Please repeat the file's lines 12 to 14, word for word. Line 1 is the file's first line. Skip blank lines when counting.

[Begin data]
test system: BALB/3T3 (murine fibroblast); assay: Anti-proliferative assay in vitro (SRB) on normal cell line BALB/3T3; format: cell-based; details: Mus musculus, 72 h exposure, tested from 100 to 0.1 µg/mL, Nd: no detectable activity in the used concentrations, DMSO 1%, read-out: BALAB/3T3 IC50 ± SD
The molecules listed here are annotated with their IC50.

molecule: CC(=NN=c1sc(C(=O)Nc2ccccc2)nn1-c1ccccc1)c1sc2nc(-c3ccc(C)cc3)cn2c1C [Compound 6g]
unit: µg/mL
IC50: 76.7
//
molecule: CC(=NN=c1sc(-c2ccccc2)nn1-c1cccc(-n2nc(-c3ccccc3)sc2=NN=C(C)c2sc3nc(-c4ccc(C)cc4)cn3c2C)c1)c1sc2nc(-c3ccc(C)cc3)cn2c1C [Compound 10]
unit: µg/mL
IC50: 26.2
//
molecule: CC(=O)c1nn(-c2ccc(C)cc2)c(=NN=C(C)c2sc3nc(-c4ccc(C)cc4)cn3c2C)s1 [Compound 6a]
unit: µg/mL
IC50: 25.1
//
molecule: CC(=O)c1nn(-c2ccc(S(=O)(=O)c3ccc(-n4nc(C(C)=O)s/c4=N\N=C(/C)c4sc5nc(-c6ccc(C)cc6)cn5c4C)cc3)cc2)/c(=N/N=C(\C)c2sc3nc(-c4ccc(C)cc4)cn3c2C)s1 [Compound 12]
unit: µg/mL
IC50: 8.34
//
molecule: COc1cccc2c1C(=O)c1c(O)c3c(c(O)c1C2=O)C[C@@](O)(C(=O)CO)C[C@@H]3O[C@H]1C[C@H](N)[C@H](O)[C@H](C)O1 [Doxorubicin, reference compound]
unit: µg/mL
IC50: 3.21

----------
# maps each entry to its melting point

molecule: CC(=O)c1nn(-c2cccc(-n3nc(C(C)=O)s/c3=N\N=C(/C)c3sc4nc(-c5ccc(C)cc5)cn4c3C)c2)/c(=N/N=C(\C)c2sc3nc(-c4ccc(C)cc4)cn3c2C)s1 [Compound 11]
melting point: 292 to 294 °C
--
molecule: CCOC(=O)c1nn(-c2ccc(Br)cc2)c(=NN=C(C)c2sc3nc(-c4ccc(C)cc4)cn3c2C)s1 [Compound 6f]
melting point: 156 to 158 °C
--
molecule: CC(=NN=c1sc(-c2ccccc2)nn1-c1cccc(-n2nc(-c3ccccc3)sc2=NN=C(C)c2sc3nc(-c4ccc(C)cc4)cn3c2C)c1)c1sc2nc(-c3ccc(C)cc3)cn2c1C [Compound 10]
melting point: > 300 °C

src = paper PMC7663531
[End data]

unit: µg/mL
IC50: 25.1
//